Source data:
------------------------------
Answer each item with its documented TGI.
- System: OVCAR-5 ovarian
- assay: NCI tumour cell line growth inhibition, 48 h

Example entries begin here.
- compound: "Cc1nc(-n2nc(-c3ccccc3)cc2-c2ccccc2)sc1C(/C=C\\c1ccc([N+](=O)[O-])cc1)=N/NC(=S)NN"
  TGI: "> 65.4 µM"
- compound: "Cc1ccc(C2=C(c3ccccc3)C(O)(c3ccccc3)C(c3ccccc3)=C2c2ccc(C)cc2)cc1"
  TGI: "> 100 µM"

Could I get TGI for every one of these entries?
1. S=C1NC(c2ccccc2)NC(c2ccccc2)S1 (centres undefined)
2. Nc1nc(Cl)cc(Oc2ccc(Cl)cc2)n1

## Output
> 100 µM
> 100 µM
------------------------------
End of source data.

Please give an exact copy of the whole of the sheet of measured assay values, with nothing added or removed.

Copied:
Answer each item with its documented TGI.
- System: OVCAR-5 ovarian
- assay: NCI tumour cell line growth inhibition, 48 h

Example entries begin here.
- compound: "Cc1nc(-n2nc(-c3ccccc3)cc2-c2ccccc2)sc1C(/C=C\\c1ccc([N+](=O)[O-])cc1)=N/NC(=S)NN"
  TGI: "> 65.4 µM"
- compound: "Cc1ccc(C2=C(c3ccccc3)C(O)(c3ccccc3)C(c3ccccc3)=C2c2ccc(C)cc2)cc1"
  TGI: "> 100 µM"

Could I get TGI for every one of these entries?
1. S=C1NC(c2ccccc2)NC(c2ccccc2)S1 (centres undefined)
2. Nc1nc(Cl)cc(Oc2ccc(Cl)cc2)n1

## Output
> 100 µM
> 100 µM